Wednesday, 9 July 2008

Arrival page 2


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Once they reached the street, they were split into groups of around a dozen each, and separated. The thin overseer took her group to a wagon. It had bars around the walls on the inside, and they were chained by the ankles and wrists to wooden stalls. They were crammed inside, shoulder against shoulder, the heavy chain between their feet. A thick cloth was used to cover the wagon, and then it creaked and shook into motion. Kima fell back into a familiar dark, crowded and humid world; one where she fell in and out of sleep, where all she could feel was the close proximity of the other people. Over a third of the original captives had fallen ill and died during their journey, her father among them.

The heat had been unbearable in the ship, the air very rare. The day her father had died, she hadn't been able to be near him. She saw it and she felt it, but from a distance, shackled as she was to the wrist of another sick man who couldn't move. The moment after her father died she hadn't cried, but every breath she took had been a wheezing, rasping sound and she had felt a sharp pain in her chest. Her limbs had become numb and even in the heat of the crowded deck, her feet became icy cold. She drifted out of consciousness then, maybe for a long time, and after she came back to, she found that she knew how to ignore the sounds and the presence of the others, and to spend her time in a dozed state, making time thin and soft, waiting.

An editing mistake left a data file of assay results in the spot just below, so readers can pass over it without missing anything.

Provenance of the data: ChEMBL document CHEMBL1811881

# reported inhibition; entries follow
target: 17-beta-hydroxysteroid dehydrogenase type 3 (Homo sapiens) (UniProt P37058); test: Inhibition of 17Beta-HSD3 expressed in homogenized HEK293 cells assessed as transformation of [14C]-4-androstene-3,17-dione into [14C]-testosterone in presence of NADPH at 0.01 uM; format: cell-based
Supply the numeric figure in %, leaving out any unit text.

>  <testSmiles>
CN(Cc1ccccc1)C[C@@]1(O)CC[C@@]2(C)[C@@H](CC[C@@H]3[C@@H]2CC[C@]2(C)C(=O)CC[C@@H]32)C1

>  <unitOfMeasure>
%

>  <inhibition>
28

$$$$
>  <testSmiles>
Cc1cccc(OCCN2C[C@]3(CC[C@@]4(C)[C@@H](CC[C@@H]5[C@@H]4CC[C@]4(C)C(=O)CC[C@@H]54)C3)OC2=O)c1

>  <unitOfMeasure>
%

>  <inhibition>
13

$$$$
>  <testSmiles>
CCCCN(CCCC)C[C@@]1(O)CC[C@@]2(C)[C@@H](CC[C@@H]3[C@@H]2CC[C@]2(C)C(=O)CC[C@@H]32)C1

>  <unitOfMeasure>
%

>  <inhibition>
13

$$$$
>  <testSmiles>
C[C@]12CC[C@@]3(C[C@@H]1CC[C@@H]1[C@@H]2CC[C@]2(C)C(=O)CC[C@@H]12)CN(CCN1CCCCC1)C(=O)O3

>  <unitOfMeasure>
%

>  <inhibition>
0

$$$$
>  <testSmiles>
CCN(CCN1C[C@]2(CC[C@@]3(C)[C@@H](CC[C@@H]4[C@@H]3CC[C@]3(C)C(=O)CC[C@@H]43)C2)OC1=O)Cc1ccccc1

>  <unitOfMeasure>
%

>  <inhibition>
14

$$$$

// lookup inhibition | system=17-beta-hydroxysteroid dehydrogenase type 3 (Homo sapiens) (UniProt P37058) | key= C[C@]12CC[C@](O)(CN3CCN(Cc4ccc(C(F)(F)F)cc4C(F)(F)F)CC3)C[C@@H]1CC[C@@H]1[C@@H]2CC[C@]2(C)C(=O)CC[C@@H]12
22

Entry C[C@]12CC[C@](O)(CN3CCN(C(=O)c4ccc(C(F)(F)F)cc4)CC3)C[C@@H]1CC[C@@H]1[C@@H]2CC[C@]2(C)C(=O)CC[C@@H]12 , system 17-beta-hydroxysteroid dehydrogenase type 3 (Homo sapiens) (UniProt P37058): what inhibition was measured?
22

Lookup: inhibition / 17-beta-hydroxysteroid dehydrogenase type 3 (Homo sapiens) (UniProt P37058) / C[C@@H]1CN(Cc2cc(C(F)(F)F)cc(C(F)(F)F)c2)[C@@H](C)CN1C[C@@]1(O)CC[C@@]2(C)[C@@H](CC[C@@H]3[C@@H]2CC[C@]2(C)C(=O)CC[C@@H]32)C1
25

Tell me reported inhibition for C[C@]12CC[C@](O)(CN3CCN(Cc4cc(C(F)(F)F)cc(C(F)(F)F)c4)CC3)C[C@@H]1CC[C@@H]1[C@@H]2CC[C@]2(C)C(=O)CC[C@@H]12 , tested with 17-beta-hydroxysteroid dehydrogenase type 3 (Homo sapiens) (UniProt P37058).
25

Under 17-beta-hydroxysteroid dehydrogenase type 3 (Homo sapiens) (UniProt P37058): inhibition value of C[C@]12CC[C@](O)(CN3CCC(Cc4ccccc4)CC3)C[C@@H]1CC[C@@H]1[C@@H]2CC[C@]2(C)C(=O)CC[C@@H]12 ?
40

She woke up again once they reached their destination. The wagon was uncovered and a bright curtain of light splashed her face. They were led out, and a soft green, sweet smelling earth welcomed her bare feet. Another wagon was behind theirs, and more slaves where coming out of it. The day was still warm, although the sun was close to the horizon. The thin overseer guided them across the field. She could see drops of dew in the grass, and wild yellow flowers growing here and there, and in the distance a wall. The rusty chain held her ankle tight, pressing and pulling as they took their synchronized steps. They followed the man until they arrived at a door standing in the middle of the tall brick wall. It had intricate flowing patterns carved on light wood. Their guide shouted a greeting and banged on the door with his stick, three times. They heard quick footsteps approaching on the other side.

‘Who’s there?’ came a voice from behind the doors.

‘Ghero,’ replied their overseer, in Bantu. ‘I’m here to deliver the next lot of slaves. Open the door’.

There was a sound of the door being unbolted, and the doors were open wide by an old black man with white curly hair and a slightly bent back. He closed the door after them and instructed them to follow him, his jaw quivering slightly as he spoke. He led them across a path on the green grass and around a tall white house with arched windows, into an inner patio at the back of it. There they waited.


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